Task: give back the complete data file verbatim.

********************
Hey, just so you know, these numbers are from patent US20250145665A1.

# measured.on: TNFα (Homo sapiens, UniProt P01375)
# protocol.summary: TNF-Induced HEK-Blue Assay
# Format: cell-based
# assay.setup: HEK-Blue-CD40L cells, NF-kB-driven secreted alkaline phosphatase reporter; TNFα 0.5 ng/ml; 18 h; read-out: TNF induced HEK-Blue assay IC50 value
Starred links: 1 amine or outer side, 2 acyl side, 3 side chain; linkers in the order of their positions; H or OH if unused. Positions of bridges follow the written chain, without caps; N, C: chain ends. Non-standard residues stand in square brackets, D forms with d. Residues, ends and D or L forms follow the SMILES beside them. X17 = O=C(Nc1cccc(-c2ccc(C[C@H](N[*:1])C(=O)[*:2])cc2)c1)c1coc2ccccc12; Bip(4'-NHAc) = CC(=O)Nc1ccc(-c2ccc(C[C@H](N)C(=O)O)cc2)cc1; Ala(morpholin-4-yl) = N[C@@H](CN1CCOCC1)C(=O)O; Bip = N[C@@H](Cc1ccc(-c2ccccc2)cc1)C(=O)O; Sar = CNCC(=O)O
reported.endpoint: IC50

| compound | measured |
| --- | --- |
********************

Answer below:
Hey, just so you know, these numbers are from patent US20250145665A1.

# measured.on: TNFα (Homo sapiens, UniProt P01375)
# protocol.summary: TNF-Induced HEK-Blue Assay
# Format: cell-based
# assay.setup: HEK-Blue-CD40L cells, NF-kB-driven secreted alkaline phosphatase reporter; TNFα 0.5 ng/ml; 18 h; read-out: TNF induced HEK-Blue assay IC50 value
Starred links: 1 amine or outer side, 2 acyl side, 3 side chain; linkers in the order of their positions; H or OH if unused. Positions of bridges follow the written chain, without caps; N, C: chain ends. Non-standard residues stand in square brackets, D forms with d. Residues, ends and D or L forms follow the SMILES beside them. X17 = O=C(Nc1cccc(-c2ccc(C[C@H](N[*:1])C(=O)[*:2])cc2)c1)c1coc2ccccc12; Bip(4'-NHAc) = CC(=O)Nc1ccc(-c2ccc(C[C@H](N)C(=O)O)cc2)cc1; Ala(morpholin-4-yl) = N[C@@H](CN1CCOCC1)C(=O)O; Bip = N[C@@H](Cc1ccc(-c2ccccc2)cc1)C(=O)O; Sar = CNCC(=O)O
reported.endpoint: IC50

| compound | measured |
| --- | --- |